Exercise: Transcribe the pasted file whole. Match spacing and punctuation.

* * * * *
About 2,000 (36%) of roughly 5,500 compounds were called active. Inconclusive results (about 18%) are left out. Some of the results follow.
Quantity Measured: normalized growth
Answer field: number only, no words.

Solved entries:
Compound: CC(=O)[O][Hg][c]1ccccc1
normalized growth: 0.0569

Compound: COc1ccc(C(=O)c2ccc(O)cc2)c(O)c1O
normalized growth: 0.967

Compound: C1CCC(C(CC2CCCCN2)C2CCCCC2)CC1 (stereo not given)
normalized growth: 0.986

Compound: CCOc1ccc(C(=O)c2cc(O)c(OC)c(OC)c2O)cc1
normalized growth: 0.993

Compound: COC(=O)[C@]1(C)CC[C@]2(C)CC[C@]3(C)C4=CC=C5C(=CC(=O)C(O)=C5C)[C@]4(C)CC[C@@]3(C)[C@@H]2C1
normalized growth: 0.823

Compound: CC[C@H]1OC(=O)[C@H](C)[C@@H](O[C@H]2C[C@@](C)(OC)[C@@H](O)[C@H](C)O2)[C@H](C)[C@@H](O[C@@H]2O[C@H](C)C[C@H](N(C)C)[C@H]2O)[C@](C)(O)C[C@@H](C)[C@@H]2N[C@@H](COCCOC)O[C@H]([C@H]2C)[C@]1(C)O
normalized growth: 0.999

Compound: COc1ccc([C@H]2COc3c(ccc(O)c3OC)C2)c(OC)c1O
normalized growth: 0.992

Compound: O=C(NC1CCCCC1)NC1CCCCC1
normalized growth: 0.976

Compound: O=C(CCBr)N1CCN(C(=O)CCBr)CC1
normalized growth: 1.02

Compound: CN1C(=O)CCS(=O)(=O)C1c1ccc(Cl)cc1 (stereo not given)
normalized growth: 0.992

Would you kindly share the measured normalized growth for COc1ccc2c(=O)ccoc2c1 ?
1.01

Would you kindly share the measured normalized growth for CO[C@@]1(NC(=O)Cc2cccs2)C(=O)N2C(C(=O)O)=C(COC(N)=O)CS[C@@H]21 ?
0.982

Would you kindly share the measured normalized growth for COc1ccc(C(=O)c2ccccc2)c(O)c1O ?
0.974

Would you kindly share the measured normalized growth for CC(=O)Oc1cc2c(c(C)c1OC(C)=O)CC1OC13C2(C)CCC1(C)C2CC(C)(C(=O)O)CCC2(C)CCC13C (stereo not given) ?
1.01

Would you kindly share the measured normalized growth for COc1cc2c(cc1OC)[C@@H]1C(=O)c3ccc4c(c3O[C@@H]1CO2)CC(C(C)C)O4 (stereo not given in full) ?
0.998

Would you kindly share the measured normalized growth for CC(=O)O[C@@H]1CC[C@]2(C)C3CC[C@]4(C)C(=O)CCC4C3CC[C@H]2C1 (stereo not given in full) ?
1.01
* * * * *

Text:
About 2,000 (36%) of roughly 5,500 compounds were called active. Inconclusive results (about 18%) are left out. Some of the results follow.
Quantity Measured: normalized growth
Answer field: number only, no words.

Solved entries:
Compound: CC(=O)[O][Hg][c]1ccccc1
normalized growth: 0.0569

Compound: COc1ccc(C(=O)c2ccc(O)cc2)c(O)c1O
normalized growth: 0.967

Compound: C1CCC(C(CC2CCCCN2)C2CCCCC2)CC1 (stereo not given)
normalized growth: 0.986

Compound: CCOc1ccc(C(=O)c2cc(O)c(OC)c(OC)c2O)cc1
normalized growth: 0.993

Compound: COC(=O)[C@]1(C)CC[C@]2(C)CC[C@]3(C)C4=CC=C5C(=CC(=O)C(O)=C5C)[C@]4(C)CC[C@@]3(C)[C@@H]2C1
normalized growth: 0.823

Compound: CC[C@H]1OC(=O)[C@H](C)[C@@H](O[C@H]2C[C@@](C)(OC)[C@@H](O)[C@H](C)O2)[C@H](C)[C@@H](O[C@@H]2O[C@H](C)C[C@H](N(C)C)[C@H]2O)[C@](C)(O)C[C@@H](C)[C@@H]2N[C@@H](COCCOC)O[C@H]([C@H]2C)[C@]1(C)O
normalized growth: 0.999

Compound: COc1ccc([C@H]2COc3c(ccc(O)c3OC)C2)c(OC)c1O
normalized growth: 0.992

Compound: O=C(NC1CCCCC1)NC1CCCCC1
normalized growth: 0.976

Compound: O=C(CCBr)N1CCN(C(=O)CCBr)CC1
normalized growth: 1.02

Compound: CN1C(=O)CCS(=O)(=O)C1c1ccc(Cl)cc1 (stereo not given)
normalized growth: 0.992

Would you kindly share the measured normalized growth for COc1ccc2c(=O)ccoc2c1 ?
1.01

Would you kindly share the measured normalized growth for CO[C@@]1(NC(=O)Cc2cccs2)C(=O)N2C(C(=O)O)=C(COC(N)=O)CS[C@@H]21 ?
0.982

Would you kindly share the measured normalized growth for COc1ccc(C(=O)c2ccccc2)c(O)c1O ?
0.974

Would you kindly share the measured normalized growth for CC(=O)Oc1cc2c(c(C)c1OC(C)=O)CC1OC13C2(C)CCC1(C)C2CC(C)(C(=O)O)CCC2(C)CCC13C (stereo not given) ?
1.01

Would you kindly share the measured normalized growth for COc1cc2c(cc1OC)[C@@H]1C(=O)c3ccc4c(c3O[C@@H]1CO2)CC(C(C)C)O4 (stereo not given in full) ?
0.998

Would you kindly share the measured normalized growth for CC(=O)O[C@@H]1CC[C@]2(C)C3CC[C@]4(C)C(=O)CCC4C3CC[C@H]2C1 (stereo not given in full) ?
1.01